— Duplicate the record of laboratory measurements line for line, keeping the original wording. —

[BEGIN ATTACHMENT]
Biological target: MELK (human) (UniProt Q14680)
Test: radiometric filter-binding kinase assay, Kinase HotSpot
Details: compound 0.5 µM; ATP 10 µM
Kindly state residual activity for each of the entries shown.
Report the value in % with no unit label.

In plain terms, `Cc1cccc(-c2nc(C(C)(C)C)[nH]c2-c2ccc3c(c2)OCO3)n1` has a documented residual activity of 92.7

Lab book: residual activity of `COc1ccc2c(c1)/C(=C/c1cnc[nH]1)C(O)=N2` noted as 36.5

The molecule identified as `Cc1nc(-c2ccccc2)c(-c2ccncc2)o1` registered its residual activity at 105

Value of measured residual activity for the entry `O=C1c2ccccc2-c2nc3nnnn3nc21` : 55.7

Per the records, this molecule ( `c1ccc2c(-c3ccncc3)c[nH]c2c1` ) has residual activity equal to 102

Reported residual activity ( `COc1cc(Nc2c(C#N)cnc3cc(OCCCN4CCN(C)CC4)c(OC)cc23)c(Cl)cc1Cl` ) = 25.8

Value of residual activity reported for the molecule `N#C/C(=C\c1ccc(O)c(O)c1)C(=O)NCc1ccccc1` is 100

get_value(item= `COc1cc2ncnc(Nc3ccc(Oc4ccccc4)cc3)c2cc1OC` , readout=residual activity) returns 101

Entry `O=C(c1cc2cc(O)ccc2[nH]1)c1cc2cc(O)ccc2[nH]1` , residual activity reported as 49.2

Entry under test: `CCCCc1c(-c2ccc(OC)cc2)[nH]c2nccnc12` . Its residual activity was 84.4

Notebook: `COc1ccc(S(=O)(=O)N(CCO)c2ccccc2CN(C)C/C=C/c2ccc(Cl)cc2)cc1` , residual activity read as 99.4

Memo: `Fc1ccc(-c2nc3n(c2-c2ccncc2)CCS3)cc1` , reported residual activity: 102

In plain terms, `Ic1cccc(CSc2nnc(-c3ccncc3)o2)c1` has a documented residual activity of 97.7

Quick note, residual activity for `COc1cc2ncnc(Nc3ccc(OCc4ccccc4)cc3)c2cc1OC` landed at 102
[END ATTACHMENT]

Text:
Biological target: MELK (human) (UniProt Q14680)
Test: radiometric filter-binding kinase assay, Kinase HotSpot
Details: compound 0.5 µM; ATP 10 µM
Kindly state residual activity for each of the entries shown.
Report the value in % with no unit label.

In plain terms, `Cc1cccc(-c2nc(C(C)(C)C)[nH]c2-c2ccc3c(c2)OCO3)n1` has a documented residual activity of 92.7

Lab book: residual activity of `COc1ccc2c(c1)/C(=C/c1cnc[nH]1)C(O)=N2` noted as 36.5

The molecule identified as `Cc1nc(-c2ccccc2)c(-c2ccncc2)o1` registered its residual activity at 105

Value of measured residual activity for the entry `O=C1c2ccccc2-c2nc3nnnn3nc21` : 55.7

Per the records, this molecule ( `c1ccc2c(-c3ccncc3)c[nH]c2c1` ) has residual activity equal to 102

Reported residual activity ( `COc1cc(Nc2c(C#N)cnc3cc(OCCCN4CCN(C)CC4)c(OC)cc23)c(Cl)cc1Cl` ) = 25.8

Value of residual activity reported for the molecule `N#C/C(=C\c1ccc(O)c(O)c1)C(=O)NCc1ccccc1` is 100

get_value(item= `COc1cc2ncnc(Nc3ccc(Oc4ccccc4)cc3)c2cc1OC` , readout=residual activity) returns 101

Entry `O=C(c1cc2cc(O)ccc2[nH]1)c1cc2cc(O)ccc2[nH]1` , residual activity reported as 49.2

Entry under test: `CCCCc1c(-c2ccc(OC)cc2)[nH]c2nccnc12` . Its residual activity was 84.4

Notebook: `COc1ccc(S(=O)(=O)N(CCO)c2ccccc2CN(C)C/C=C/c2ccc(Cl)cc2)cc1` , residual activity read as 99.4

Memo: `Fc1ccc(-c2nc3n(c2-c2ccncc2)CCS3)cc1` , reported residual activity: 102

In plain terms, `Ic1cccc(CSc2nnc(-c3ccncc3)o2)c1` has a documented residual activity of 97.7

Quick note, residual activity for `COc1cc2ncnc(Nc3ccc(OCc4ccccc4)cc3)c2cc1OC` landed at 102